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Claims of landmark change in our democracy are far-fetched
The Cornish Guardian has, on numerous occasions, reported on the parliamentary boundary review, through which the Conservative Government is seeking to reduce the number of MPs to 600 and redraw the political map of the United Kingdom. Here in Cornwall, there has been massive opposition to the changes which would breach the territorial integrity of our Celtic land and lead to the creation of an unpopular cross-Tamar Devonwall seat.
There have been many reports that Theresa May intends to scrap the whole process but, at the end of last year, the Minister for the Constitution Chris Skidmore published an article in the Daily Telegraph.

In it, he criticised opponents of the Boundary Review, who he described as political opportunists attempting to gerrymander the UK’s parliamentary seats and “taint” future elections.

It was all a bit over-the-top, and the newspaper itself chimed in by stating that the present system was “slanted in favour of the Labour Party.” They went further and claimed that the previous “thwarted” boundary reforms, if enacted, would have given the Tories an overall majority.

The reality is that in the 2017 General Election, the Conservative Party won 42.4% of the popular vote but managed to secure 48.9% of the seats. Labour meanwhile polled 40% of the votes and returned 40.3% of the MPs in the new House of Commons.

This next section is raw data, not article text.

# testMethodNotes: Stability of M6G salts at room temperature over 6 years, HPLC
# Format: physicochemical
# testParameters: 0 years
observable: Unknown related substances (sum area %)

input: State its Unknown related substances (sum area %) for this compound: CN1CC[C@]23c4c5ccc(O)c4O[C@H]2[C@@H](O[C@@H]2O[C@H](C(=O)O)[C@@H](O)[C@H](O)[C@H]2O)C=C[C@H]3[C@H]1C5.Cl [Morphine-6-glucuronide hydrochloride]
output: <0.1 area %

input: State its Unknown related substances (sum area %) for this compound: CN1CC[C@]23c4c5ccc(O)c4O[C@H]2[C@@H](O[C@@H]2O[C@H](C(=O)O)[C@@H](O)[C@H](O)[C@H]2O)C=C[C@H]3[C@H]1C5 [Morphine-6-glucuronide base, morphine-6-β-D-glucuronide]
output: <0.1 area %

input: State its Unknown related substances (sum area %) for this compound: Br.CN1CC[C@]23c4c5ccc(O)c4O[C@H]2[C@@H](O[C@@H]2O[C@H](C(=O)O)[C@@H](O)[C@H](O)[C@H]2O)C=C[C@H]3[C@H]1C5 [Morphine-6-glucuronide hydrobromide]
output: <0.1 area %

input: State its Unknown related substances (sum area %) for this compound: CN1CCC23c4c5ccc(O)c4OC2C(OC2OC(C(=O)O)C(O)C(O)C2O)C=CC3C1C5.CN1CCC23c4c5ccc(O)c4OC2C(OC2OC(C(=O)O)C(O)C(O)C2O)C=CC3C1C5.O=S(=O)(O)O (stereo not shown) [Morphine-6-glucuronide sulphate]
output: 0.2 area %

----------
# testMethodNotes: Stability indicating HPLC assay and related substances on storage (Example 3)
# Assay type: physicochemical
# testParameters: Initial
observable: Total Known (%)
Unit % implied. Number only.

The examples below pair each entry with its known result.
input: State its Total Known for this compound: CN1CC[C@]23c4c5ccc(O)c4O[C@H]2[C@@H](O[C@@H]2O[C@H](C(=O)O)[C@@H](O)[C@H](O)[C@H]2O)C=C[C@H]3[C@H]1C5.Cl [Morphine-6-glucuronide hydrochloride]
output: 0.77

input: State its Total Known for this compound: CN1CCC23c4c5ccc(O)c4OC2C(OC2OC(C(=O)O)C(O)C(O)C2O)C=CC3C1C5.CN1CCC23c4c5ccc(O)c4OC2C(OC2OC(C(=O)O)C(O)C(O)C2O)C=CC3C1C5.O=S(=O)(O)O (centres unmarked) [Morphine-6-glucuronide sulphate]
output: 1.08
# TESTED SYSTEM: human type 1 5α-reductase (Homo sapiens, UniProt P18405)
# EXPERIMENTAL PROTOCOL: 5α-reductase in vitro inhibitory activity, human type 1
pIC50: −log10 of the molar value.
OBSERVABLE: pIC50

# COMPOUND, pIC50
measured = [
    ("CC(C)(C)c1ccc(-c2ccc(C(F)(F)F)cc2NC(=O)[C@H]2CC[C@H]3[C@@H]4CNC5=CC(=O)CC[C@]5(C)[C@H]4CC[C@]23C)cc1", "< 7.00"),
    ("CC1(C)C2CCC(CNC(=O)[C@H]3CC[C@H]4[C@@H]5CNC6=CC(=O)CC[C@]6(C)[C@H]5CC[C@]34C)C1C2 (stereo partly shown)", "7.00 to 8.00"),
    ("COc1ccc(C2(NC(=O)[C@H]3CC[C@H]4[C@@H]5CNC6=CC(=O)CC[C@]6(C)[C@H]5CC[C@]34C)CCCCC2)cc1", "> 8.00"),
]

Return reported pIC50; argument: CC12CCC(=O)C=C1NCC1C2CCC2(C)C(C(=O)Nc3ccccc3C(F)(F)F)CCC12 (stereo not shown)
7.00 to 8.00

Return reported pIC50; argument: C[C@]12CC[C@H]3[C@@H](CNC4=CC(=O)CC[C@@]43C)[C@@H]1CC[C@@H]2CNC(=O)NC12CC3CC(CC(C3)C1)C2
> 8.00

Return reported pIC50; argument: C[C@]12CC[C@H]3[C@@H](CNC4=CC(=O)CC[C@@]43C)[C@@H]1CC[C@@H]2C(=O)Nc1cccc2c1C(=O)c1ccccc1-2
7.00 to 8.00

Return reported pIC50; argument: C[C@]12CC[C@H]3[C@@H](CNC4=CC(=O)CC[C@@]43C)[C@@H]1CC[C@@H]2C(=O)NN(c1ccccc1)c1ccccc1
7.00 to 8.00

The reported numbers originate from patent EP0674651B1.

It is simply unbelievable that certain Tory politicians and their cheerleaders consider it appropriate that a vote-share of 42.4% should give them the right to a majority of seats in Westminster and control of the UK Government.

It is also a reality that in many parts of the United Kingdom, the Conservatives dominate politics on a minority of the vote. Here in Cornwall, they won all six constituencies in 2017 but 52% of local residents – a majority – voted for other political parties.

In his article, Mr Skidmore even claimed he is pushing for “landmark change,” which I find extremely hard to believe. His party’s reforms are focussed on securing political advantage – not making the United Kingdom a more democratic society.

After all, Mr Skidmore and his allies all voted for the Fixed-term Parliaments Act, but ignored it when they thought they were in the political ascendancy and cynically engineered last year’s snap General Election.

If Mr Skidmore is really committed to “landmark change,” there is much he can do. How about starting with an end to the unelected House of Lords, proportional representation in parliamentary elections, a National Assembly for Cornwall, a reduction in the number of undemocratic quangos of unelected appointees, fair funding for local councils and an end to cuts in the number of local councillors?
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By Dick Cole. Published on 21st January 2018.

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